After he picked his line, Oliva memorized every ripple and current he would follow, and visualized every stroke he would take, so he could do it without thinking.

“Last year he looked at other drops that were world records as well,” Stookesberry said. “He only made the decision to run this one because he felt it was the perfect time, the coming together of a team he believed in, a place he believed in, the feeling everything was coming together at the same moment.

“Two days before he had talked to his mother. She had a dream. He had descended a world record waterfall. She was content he would go over the waterfall and he would be all right. There were so many things that came together. It was a crazy thing.”

Going over the lip, Oliva went into a tuck, his paddle parallel with the boat, his body flat against the front deck, his head down, his eyes open. Halfway through the free fall, the boat went past vertical, and Oliva was falling upside down, his boat horizontal instead of vertical.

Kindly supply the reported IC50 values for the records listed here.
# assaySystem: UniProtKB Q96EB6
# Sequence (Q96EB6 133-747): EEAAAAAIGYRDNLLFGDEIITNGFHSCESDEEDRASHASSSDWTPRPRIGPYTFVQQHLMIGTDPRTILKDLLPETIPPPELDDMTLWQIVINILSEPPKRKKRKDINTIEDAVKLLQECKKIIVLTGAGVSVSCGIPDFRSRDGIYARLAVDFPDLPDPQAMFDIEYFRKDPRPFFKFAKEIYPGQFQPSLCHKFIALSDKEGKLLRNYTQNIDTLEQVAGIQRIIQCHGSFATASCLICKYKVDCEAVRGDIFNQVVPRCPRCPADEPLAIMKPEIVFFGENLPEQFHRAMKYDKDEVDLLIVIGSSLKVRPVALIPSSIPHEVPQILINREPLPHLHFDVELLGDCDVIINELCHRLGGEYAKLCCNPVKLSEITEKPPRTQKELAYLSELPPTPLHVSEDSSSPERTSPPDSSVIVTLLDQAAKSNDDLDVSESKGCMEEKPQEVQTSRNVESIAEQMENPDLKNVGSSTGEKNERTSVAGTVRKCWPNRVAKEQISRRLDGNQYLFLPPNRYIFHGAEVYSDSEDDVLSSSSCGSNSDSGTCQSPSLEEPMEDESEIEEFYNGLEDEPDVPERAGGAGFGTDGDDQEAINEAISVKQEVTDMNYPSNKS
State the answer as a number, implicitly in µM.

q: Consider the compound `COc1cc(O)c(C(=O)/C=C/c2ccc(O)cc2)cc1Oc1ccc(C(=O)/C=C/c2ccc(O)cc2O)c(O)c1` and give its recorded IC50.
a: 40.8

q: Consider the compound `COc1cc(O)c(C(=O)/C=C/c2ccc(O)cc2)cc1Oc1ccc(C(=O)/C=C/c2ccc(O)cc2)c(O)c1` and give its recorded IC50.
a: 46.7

The descent took less than 3 seconds, but felt like 30. Oliva was concentrating on staying tucked, no matter what. Then he hit the water, upside down with the boat parallel to the surface of the water.

“It was so soft,” Oliva said.

He felt a quick jerking motion. His paddle was sliced off by the boat deck. His head hit the deck, too, but the helmet protected his face. Then he was under water.

Oliva figures he churned in the pool for 5 to 10 seconds, then waited 10 more seconds for things to calm down. At the surface, he felt a rock bar on his side and used it to pull himself upright in the boat, and was surprised to find himself behind a curtain of water.